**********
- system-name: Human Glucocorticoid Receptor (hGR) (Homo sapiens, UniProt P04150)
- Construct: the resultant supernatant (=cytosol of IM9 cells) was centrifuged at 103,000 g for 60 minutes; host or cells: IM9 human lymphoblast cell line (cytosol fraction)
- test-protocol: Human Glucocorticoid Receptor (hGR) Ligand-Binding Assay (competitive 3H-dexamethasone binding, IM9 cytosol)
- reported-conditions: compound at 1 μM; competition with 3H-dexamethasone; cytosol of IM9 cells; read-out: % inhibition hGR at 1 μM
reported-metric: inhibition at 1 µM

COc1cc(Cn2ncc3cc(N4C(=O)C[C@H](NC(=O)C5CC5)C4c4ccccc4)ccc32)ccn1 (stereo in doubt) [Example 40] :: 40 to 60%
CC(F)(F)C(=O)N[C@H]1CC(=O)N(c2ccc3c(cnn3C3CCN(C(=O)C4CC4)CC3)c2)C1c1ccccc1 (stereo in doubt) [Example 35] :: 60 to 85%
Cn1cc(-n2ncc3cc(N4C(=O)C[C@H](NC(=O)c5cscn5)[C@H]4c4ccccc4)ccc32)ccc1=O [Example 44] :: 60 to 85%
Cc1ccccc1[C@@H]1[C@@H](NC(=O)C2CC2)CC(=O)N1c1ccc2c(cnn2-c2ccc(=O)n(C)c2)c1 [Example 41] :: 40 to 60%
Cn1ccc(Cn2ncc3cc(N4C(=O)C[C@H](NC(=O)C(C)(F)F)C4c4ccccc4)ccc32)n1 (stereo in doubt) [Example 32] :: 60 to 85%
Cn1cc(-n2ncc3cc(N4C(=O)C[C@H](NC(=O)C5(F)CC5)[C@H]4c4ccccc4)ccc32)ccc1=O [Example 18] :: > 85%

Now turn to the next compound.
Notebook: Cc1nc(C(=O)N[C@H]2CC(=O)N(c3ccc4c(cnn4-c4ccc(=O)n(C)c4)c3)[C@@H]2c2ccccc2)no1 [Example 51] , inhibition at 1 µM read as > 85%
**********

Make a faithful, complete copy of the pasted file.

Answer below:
- system-name: Human Glucocorticoid Receptor (hGR) (Homo sapiens, UniProt P04150)
- Construct: the resultant supernatant (=cytosol of IM9 cells) was centrifuged at 103,000 g for 60 minutes; host or cells: IM9 human lymphoblast cell line (cytosol fraction)
- test-protocol: Human Glucocorticoid Receptor (hGR) Ligand-Binding Assay (competitive 3H-dexamethasone binding, IM9 cytosol)
- reported-conditions: compound at 1 μM; competition with 3H-dexamethasone; cytosol of IM9 cells; read-out: % inhibition hGR at 1 μM
reported-metric: inhibition at 1 µM

COc1cc(Cn2ncc3cc(N4C(=O)C[C@H](NC(=O)C5CC5)C4c4ccccc4)ccc32)ccn1 (stereo in doubt) [Example 40] :: 40 to 60%
CC(F)(F)C(=O)N[C@H]1CC(=O)N(c2ccc3c(cnn3C3CCN(C(=O)C4CC4)CC3)c2)C1c1ccccc1 (stereo in doubt) [Example 35] :: 60 to 85%
Cn1cc(-n2ncc3cc(N4C(=O)C[C@H](NC(=O)c5cscn5)[C@H]4c4ccccc4)ccc32)ccc1=O [Example 44] :: 60 to 85%
Cc1ccccc1[C@@H]1[C@@H](NC(=O)C2CC2)CC(=O)N1c1ccc2c(cnn2-c2ccc(=O)n(C)c2)c1 [Example 41] :: 40 to 60%
Cn1ccc(Cn2ncc3cc(N4C(=O)C[C@H](NC(=O)C(C)(F)F)C4c4ccccc4)ccc32)n1 (stereo in doubt) [Example 32] :: 60 to 85%
Cn1cc(-n2ncc3cc(N4C(=O)C[C@H](NC(=O)C5(F)CC5)[C@H]4c4ccccc4)ccc32)ccc1=O [Example 18] :: > 85%

Now turn to the next compound.
Notebook: Cc1nc(C(=O)N[C@H]2CC(=O)N(c3ccc4c(cnn4-c4ccc(=O)n(C)c4)c3)[C@@H]2c2ccccc2)no1 [Example 51] , inhibition at 1 µM read as > 85%